On 1 February, Charles IV died unexpectedly. Edward III claimed the throne of France but the aristocracy favoured Philip, the son of Charles of Valois who ascended the throne as Phillip VI. The Pope urged Phillip to 'sort out' the Flemish rebels. The King re-established the rights of the Flemish aristocracy but violence erupted and some were overrun and slain by the Flemish rebels. Louis I, Count of Nevers, fled to seek help from Phillip VI.
Willem de Deken, Mayor of Bruges, an ally of the Flemish rebels, hoped the marriage of Phillipa and Edward III would assuage the English King in his dealings with Flanders. In June, de Deken travelled to England seeking support for the Flemish movement. Even though Edward III was troubled with a Scottish rebellion at the time and still held a desire to claim the French throne he was reconciled with Phillip VI and did not lend his support.
Situation in the Flemish lands prior 1328 edit
Louis I gained the upper hand against the Flemish rebels when the Bishop of Paris signed a document to the effect that anyone causing unrest would be beaten and their property confiscated with half the proceeds going to the Treasury of France. Nevertheless, the unrest continued. For example, in 1322, Louis I had forbidden cloth production outside Ypres. The town of Poperinge ignored the monopoly and the Ypres Militia formed. Again, on 8 August 1328, in Bruges, rebels were led in uprising by Jan Breydel.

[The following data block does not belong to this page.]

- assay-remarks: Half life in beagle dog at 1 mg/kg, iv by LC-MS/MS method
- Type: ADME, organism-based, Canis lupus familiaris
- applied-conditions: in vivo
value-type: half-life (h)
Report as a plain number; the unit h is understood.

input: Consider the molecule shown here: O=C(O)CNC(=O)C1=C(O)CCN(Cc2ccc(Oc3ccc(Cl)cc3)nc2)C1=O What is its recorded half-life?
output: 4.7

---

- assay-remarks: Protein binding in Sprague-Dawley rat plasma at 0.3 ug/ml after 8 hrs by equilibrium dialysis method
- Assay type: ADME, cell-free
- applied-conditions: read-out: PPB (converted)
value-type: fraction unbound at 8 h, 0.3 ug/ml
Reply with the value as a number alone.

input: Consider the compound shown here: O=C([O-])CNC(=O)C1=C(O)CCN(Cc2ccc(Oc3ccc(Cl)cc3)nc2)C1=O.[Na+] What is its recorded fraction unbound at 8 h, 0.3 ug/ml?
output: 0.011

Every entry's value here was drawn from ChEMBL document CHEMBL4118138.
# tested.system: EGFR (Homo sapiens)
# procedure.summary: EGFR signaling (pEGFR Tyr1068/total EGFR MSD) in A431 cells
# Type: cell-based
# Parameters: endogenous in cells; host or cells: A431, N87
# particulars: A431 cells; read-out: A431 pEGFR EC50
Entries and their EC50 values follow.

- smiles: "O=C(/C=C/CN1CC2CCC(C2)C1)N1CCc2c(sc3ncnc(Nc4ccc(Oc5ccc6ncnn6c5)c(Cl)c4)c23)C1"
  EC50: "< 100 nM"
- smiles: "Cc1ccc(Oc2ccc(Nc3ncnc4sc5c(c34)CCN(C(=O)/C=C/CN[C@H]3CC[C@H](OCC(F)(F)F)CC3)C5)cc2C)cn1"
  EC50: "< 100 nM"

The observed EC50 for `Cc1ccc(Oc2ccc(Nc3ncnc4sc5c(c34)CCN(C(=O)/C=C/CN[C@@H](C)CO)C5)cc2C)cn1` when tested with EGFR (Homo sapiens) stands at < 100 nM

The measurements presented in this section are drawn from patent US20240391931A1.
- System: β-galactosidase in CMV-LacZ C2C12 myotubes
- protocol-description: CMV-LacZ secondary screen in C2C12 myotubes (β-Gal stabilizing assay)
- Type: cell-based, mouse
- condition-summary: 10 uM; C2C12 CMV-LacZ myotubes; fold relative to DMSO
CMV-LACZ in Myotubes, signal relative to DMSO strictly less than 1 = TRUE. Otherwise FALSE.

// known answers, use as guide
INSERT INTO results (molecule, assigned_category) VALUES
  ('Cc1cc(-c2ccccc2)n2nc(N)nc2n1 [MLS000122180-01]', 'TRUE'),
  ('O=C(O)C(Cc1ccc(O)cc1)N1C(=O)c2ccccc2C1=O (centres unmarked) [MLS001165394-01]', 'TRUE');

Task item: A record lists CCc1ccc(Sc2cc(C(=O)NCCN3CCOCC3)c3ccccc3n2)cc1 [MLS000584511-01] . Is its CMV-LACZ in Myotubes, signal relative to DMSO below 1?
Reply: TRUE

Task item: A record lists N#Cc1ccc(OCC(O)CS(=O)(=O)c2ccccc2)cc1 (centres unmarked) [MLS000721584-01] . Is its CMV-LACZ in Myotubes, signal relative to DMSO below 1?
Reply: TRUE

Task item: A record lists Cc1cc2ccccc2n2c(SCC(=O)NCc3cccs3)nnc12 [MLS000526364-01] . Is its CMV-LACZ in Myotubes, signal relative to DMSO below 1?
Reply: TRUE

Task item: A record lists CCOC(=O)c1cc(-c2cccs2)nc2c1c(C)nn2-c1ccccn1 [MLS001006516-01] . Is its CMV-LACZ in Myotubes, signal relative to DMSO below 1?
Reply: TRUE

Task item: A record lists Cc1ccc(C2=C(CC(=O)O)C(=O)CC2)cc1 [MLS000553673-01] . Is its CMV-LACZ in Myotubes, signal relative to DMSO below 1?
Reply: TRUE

In 1328, the Count of Flanders requested assistance from his new lord Philip VI at the latter's coronation ceremony in June. Philip saw restoring the social order in Flanders as an opportunity to strengthen his legitimacy. He wanted to march immediately against the Flemish; a French army was assembled in Arras in July. Ghent then attacked Bruges, immobilising a large part of the insurrection forces to defend the city. Counting on forcing the enemy to fight him on an open field and on terrain favourable to his cavalry, the king entrusted the marshals with the organisation of a chevauchée. The French subsequently ravaged and pillaged western Flanders as far as the gates of Bruges. Meanwhile, the bulk of the army marched on Cassel.
The engagement took place there on 23 August. The insurgents were entrenched on Mount Cassel. From there they saw their villages burning and the French army deploying. The battle of the French king consisted of 29 banners and that of the Count of Artois, 22. The memory of the Battle of the Golden Spurs in 1302, where the Flemish pikemen decimated the French chevalerie, was still fresh. Philip VI was careful not to let his cavalry assault the enemy without thinking. Nicolaas Zannekin was the leader of the insurgents. He sent messengers to the French in order to set the day of the battle but they were received with contempt. Without consideration for their low-born adversaries, the king's knights got rid of their armors and the French troops went to relax in their camp. The insurgents, learning of the disdain displayed by the French were infuriated. They decided to attack them immediately. The French infantry, which was caught by surprise, was overwhelmed and owed its salvation to flight. The infantrymen were found roughly grouped together the next day at Saint-Omer.